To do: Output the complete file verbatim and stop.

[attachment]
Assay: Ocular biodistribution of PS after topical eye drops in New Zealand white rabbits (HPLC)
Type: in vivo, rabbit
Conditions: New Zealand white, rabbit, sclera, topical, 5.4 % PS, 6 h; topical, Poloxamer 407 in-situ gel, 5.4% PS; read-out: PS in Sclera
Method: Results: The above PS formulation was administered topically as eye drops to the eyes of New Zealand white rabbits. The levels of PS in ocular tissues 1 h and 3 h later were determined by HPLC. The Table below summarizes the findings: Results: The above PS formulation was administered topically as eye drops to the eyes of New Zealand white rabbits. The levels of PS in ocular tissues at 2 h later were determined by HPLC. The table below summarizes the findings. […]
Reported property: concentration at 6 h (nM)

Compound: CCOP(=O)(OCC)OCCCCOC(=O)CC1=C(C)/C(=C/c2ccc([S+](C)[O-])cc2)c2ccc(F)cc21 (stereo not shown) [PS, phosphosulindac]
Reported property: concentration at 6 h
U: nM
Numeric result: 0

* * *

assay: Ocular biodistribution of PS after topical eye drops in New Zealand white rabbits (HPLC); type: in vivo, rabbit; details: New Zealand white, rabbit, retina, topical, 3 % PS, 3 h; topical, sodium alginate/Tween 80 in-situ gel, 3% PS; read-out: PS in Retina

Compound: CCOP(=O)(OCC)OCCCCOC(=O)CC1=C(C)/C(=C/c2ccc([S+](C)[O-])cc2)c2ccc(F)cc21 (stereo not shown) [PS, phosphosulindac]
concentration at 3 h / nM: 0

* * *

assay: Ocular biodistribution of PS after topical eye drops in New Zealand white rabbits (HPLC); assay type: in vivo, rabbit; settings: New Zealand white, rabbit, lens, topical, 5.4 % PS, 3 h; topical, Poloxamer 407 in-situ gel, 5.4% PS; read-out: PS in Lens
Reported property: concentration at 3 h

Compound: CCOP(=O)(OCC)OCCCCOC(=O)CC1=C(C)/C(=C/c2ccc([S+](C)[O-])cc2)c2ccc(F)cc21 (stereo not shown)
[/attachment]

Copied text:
Assay: Ocular biodistribution of PS after topical eye drops in New Zealand white rabbits (HPLC)
Type: in vivo, rabbit
Conditions: New Zealand white, rabbit, sclera, topical, 5.4 % PS, 6 h; topical, Poloxamer 407 in-situ gel, 5.4% PS; read-out: PS in Sclera
Method: Results: The above PS formulation was administered topically as eye drops to the eyes of New Zealand white rabbits. The levels of PS in ocular tissues 1 h and 3 h later were determined by HPLC. The Table below summarizes the findings: Results: The above PS formulation was administered topically as eye drops to the eyes of New Zealand white rabbits. The levels of PS in ocular tissues at 2 h later were determined by HPLC. The table below summarizes the findings. […]
Reported property: concentration at 6 h (nM)

Compound: CCOP(=O)(OCC)OCCCCOC(=O)CC1=C(C)/C(=C/c2ccc([S+](C)[O-])cc2)c2ccc(F)cc21 (stereo not shown) [PS, phosphosulindac]
Reported property: concentration at 6 h
U: nM
Numeric result: 0

* * *

assay: Ocular biodistribution of PS after topical eye drops in New Zealand white rabbits (HPLC); type: in vivo, rabbit; details: New Zealand white, rabbit, retina, topical, 3 % PS, 3 h; topical, sodium alginate/Tween 80 in-situ gel, 3% PS; read-out: PS in Retina

Compound: CCOP(=O)(OCC)OCCCCOC(=O)CC1=C(C)/C(=C/c2ccc([S+](C)[O-])cc2)c2ccc(F)cc21 (stereo not shown) [PS, phosphosulindac]
concentration at 3 h / nM: 0

* * *

assay: Ocular biodistribution of PS after topical eye drops in New Zealand white rabbits (HPLC); assay type: in vivo, rabbit; settings: New Zealand white, rabbit, lens, topical, 5.4 % PS, 3 h; topical, Poloxamer 407 in-situ gel, 5.4% PS; read-out: PS in Lens
Reported property: concentration at 3 h

Compound: CCOP(=O)(OCC)OCCCCOC(=O)CC1=C(C)/C(=C/c2ccc([S+](C)[O-])cc2)c2ccc(F)cc21 (stereo not shown)